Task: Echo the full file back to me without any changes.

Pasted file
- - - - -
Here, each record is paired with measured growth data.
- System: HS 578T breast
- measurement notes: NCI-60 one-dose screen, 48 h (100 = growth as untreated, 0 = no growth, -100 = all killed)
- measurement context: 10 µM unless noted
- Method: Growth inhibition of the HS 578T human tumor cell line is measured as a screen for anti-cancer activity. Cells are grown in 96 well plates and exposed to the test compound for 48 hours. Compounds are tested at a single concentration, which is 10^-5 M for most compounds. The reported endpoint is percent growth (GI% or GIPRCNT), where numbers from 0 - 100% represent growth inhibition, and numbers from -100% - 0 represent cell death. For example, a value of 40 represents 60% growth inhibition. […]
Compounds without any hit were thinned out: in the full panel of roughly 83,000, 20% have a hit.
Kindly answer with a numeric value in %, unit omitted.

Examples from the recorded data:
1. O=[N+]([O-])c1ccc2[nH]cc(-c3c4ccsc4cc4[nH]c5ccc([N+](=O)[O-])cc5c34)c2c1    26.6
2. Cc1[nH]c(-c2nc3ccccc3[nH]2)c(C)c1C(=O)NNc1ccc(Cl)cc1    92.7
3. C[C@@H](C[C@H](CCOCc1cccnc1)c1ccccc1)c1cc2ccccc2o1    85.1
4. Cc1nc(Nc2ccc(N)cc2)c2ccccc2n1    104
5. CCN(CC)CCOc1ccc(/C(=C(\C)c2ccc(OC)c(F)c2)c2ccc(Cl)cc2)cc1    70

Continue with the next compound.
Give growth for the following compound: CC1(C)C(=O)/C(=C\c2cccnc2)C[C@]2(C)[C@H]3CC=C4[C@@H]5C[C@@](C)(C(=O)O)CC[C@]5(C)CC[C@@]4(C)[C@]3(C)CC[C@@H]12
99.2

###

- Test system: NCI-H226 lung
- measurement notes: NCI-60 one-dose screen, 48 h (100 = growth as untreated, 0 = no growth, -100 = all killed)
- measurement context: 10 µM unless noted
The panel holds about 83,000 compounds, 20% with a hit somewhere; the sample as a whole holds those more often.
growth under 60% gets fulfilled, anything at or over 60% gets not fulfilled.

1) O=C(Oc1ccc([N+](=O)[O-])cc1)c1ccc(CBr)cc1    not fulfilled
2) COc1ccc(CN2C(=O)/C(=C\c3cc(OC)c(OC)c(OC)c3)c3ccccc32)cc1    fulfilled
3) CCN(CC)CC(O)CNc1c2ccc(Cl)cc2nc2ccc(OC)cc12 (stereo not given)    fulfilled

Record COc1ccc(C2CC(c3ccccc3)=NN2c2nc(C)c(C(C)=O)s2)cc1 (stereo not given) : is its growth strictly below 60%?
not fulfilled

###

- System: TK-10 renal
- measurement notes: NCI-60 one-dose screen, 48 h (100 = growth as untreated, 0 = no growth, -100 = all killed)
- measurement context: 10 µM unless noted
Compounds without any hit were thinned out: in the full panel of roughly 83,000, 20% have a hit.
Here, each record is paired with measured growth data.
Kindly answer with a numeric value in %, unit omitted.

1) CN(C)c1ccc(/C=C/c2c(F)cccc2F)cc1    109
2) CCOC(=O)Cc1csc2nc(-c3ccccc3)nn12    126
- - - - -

Here, each record is paired with measured growth data.
- System: HS 578T breast
- measurement notes: NCI-60 one-dose screen, 48 h (100 = growth as untreated, 0 = no growth, -100 = all killed)
- measurement context: 10 µM unless noted
- Method: Growth inhibition of the HS 578T human tumor cell line is measured as a screen for anti-cancer activity. Cells are grown in 96 well plates and exposed to the test compound for 48 hours. Compounds are tested at a single concentration, which is 10^-5 M for most compounds. The reported endpoint is percent growth (GI% or GIPRCNT), where numbers from 0 - 100% represent growth inhibition, and numbers from -100% - 0 represent cell death. For example, a value of 40 represents 60% growth inhibition. […]
Compounds without any hit were thinned out: in the full panel of roughly 83,000, 20% have a hit.
Kindly answer with a numeric value in %, unit omitted.

Examples from the recorded data:
1. O=[N+]([O-])c1ccc2[nH]cc(-c3c4ccsc4cc4[nH]c5ccc([N+](=O)[O-])cc5c34)c2c1    26.6
2. Cc1[nH]c(-c2nc3ccccc3[nH]2)c(C)c1C(=O)NNc1ccc(Cl)cc1    92.7
3. C[C@@H](C[C@H](CCOCc1cccnc1)c1ccccc1)c1cc2ccccc2o1    85.1
4. Cc1nc(Nc2ccc(N)cc2)c2ccccc2n1    104
5. CCN(CC)CCOc1ccc(/C(=C(\C)c2ccc(OC)c(F)c2)c2ccc(Cl)cc2)cc1    70

Continue with the next compound.
Give growth for the following compound: CC1(C)C(=O)/C(=C\c2cccnc2)C[C@]2(C)[C@H]3CC=C4[C@@H]5C[C@@](C)(C(=O)O)CC[C@]5(C)CC[C@@]4(C)[C@]3(C)CC[C@@H]12
99.2

###

- Test system: NCI-H226 lung
- measurement notes: NCI-60 one-dose screen, 48 h (100 = growth as untreated, 0 = no growth, -100 = all killed)
- measurement context: 10 µM unless noted
The panel holds about 83,000 compounds, 20% with a hit somewhere; the sample as a whole holds those more often.
growth under 60% gets fulfilled, anything at or over 60% gets not fulfilled.

1) O=C(Oc1ccc([N+](=O)[O-])cc1)c1ccc(CBr)cc1    not fulfilled
2) COc1ccc(CN2C(=O)/C(=C\c3cc(OC)c(OC)c(OC)c3)c3ccccc32)cc1    fulfilled
3) CCN(CC)CC(O)CNc1c2ccc(Cl)cc2nc2ccc(OC)cc12 (stereo not given)    fulfilled

Record COc1ccc(C2CC(c3ccccc3)=NN2c2nc(C)c(C(C)=O)s2)cc1 (stereo not given) : is its growth strictly below 60%?
not fulfilled

###

- System: TK-10 renal
- measurement notes: NCI-60 one-dose screen, 48 h (100 = growth as untreated, 0 = no growth, -100 = all killed)
- measurement context: 10 µM unless noted
Compounds without any hit were thinned out: in the full panel of roughly 83,000, 20% have a hit.
Here, each record is paired with measured growth data.
Kindly answer with a numeric value in %, unit omitted.

1) CN(C)c1ccc(/C=C/c2c(F)cccc2F)cc1    109
2) CCOC(=O)Cc1csc2nc(-c3ccccc3)nn12    126